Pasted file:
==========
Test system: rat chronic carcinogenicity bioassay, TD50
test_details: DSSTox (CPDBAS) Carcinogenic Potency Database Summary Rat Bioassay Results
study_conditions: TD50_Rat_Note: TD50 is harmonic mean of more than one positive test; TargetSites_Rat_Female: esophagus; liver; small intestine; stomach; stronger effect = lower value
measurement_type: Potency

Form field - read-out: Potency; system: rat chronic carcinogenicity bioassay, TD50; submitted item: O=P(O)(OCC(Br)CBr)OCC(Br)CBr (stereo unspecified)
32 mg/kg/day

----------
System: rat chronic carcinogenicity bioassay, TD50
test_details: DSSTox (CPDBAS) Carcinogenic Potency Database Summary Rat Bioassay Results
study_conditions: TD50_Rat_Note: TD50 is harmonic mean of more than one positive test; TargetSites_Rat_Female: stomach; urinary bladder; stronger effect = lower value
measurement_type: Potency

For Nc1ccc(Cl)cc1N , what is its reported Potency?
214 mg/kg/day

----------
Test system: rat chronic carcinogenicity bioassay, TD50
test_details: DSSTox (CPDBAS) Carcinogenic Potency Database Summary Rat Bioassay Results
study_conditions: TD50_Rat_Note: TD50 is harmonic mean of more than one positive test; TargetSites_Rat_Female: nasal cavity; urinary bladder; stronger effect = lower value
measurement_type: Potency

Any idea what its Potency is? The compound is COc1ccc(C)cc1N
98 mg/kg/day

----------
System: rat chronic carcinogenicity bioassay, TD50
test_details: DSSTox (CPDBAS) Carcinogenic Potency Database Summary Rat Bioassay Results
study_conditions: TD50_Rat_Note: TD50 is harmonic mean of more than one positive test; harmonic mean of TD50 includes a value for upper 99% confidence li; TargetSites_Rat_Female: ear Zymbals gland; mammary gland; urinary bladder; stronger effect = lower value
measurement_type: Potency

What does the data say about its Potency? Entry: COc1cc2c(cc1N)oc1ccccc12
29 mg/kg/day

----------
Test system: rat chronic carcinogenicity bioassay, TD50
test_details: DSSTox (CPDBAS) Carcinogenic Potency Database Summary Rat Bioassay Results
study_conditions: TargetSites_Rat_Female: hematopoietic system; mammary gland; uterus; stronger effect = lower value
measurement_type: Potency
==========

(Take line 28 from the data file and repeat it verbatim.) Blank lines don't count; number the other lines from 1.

----------